“I’m inviting Michelle, one of my senior staff engineers, to this meeting,” Carol announced. “She has historically raised compliance concerns, and she’ll be an asset to this conversation.” Carol turned to her phone and typed a message on the inter-office chat system.

“It’s terrifying that Engineering and Product have no clue how to manage risk,” Jada said, warming up her artillery.

“Isn’t that your job?” Bill responded with a smug smile.

“Ugh.” Tim sat down. It looked as though he had given up on refereeing the meeting. The conversation went on like this for several more minutes, a constant stream of back and forth, not one of the prize-fighters addressing the single action for the meeting that Tim had laid out.

“Okay, we aren’t getting anywhere,” Tim said loudly, raising his arms to quell the discussion that had risen several octaves in the last five minutes alone. “So much complaining,” he stated, as if he epitomized a glass house. “You all are starting to sound like my kids fighting each other when I tell them to clean their room. I’m always amazed at the big mess they create while trying to clean up the small mess. Truth is, it’s simply because they spite each other rather than work together.”

Michelle arrived like a whirlwind and the room went silent. Her arms were full of a laptop, tablet, paper notebook, and pen. She sat down next to Carol and hastily arranged her stuff on the table. Her long black hair was pulled back into a ponytail and her eyes were bright. She looked poised for action and clearly had something to say.

Carol introduced her to the room, most of whom had never met or worked with her directly. “Michelle is one of my best engineers, despite the fact that she’s been at IUI the shortest of anyone else in this room. But there’s no doubt in my mind that she needs to be here. Since Michelle joined IUI from a smaller company, she’s brought with her a youthful energy and knowledge of the latest ways of working. She doesn’t shrink from expressing her opinions, even to senior leadership.” Carol looked pointedly around the room. “She’s a change agent. And that’s exactly why Jason had recommended her for the job, and why we need her to help with this mess.”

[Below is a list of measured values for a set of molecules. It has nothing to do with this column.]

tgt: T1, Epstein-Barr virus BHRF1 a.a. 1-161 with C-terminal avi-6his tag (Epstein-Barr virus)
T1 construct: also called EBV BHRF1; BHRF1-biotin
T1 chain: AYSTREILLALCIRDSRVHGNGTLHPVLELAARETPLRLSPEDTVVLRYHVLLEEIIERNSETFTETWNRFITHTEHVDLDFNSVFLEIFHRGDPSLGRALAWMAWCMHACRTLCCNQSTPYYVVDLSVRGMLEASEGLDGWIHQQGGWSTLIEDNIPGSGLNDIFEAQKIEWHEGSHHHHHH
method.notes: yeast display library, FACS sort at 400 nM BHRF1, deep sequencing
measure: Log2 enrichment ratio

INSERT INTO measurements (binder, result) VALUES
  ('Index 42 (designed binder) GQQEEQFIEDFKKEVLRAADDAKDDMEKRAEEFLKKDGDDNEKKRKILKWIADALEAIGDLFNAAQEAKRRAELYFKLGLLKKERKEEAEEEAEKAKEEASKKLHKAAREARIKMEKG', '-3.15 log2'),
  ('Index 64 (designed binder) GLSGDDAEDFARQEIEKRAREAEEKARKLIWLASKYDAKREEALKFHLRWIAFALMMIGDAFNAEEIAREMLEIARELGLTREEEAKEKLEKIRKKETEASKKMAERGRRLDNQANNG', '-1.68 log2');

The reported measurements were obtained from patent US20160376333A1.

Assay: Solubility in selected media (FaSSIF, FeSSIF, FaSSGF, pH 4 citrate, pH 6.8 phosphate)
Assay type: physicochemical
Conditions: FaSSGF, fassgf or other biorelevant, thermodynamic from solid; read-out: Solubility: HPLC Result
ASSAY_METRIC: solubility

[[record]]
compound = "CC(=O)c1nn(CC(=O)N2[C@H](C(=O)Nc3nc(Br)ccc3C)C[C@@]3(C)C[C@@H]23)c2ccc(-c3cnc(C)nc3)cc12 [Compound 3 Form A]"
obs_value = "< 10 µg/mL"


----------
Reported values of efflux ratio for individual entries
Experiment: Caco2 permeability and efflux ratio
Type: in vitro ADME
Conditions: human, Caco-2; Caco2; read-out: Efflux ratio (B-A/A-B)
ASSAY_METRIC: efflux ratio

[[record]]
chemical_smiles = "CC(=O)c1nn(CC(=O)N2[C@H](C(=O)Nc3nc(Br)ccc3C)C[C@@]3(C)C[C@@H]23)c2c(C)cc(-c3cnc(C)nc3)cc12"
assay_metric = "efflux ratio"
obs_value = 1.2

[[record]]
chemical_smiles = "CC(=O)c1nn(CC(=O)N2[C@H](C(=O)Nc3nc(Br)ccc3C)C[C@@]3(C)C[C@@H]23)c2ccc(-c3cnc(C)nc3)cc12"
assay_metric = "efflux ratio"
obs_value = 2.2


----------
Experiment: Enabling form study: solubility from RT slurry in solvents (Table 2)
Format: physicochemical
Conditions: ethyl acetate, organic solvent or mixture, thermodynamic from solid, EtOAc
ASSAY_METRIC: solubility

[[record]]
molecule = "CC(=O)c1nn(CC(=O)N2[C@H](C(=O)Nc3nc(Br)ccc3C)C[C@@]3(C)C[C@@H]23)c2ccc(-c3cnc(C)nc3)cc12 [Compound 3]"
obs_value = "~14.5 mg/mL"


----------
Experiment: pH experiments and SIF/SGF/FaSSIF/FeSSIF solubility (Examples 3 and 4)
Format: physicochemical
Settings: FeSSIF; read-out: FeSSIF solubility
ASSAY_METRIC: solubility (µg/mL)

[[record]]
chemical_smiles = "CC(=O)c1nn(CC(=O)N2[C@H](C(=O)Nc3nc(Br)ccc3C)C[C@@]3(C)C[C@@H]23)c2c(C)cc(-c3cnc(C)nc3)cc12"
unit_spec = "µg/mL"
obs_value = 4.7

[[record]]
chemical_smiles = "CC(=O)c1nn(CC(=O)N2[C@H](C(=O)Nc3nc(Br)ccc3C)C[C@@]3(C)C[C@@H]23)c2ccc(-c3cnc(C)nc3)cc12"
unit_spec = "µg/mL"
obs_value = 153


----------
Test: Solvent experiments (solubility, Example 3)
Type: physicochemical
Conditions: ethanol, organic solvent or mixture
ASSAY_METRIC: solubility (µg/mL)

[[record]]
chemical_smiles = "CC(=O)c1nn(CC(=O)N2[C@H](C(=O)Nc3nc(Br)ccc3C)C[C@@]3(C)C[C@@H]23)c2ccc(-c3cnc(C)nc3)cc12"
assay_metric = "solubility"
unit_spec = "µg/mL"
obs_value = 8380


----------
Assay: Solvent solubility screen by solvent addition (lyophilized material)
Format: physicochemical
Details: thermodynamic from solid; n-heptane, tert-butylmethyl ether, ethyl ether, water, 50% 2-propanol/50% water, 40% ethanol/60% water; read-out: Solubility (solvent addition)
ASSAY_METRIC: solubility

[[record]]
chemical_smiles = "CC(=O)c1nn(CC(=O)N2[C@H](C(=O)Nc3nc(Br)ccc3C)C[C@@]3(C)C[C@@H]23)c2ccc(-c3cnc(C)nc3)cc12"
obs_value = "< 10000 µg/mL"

“But does she have the necessary experience . . .” Jada began.

“After she joined IUI as a junior engineer, Michelle soon took on the mantle of security liaison for the entire Engineering team,” Carol interrupted. “She’s worked with Tim’s group conducting code reviews of applications all across IUI. And she’s been responsible for answering questions that come up during PCI DSS compliance reviews. She even coauthored the annual state of security report.”

“Okay, okay,” Jada said. “Sounds like she’s a good person to help us out. Let’s hear what she has to say.” 

“I knew this was going to happen,” Michelle said firmly and succinctly. “I sent out a memo months ago warning everyone about this exact scenario, but everyone was too busy to pay attention? Well, here we are. I told you that our manual, one-size-fits-all security review with IUI’s large portfolio of applications was a disaster waiting to happen. Our software development life cycle risk reduction practices are just too immature. And on top of that, we’ve been ignoring the findings from our own Audit team.”

Bill snapped in response. “If Security and Audit would get us a unified set of requirements and work with us to comply without slowing us down so much, we’d be in a better place.” Bill’s frustration was evident in his voice and on his face. “We’re constantly balancing competing requirements for the IUI portfolio. What we need to be doing is delivering value to our customers. You try doing that while juggling competing priorities from the business.”

“Bill, not to be too much of a punk, but I do that. Me! It all rolls downhill, and guess who has two thumbs and is at the bottom? This person,” Michelle said, her thumbs pointing at her face as she stood up for herself. Carol smirked.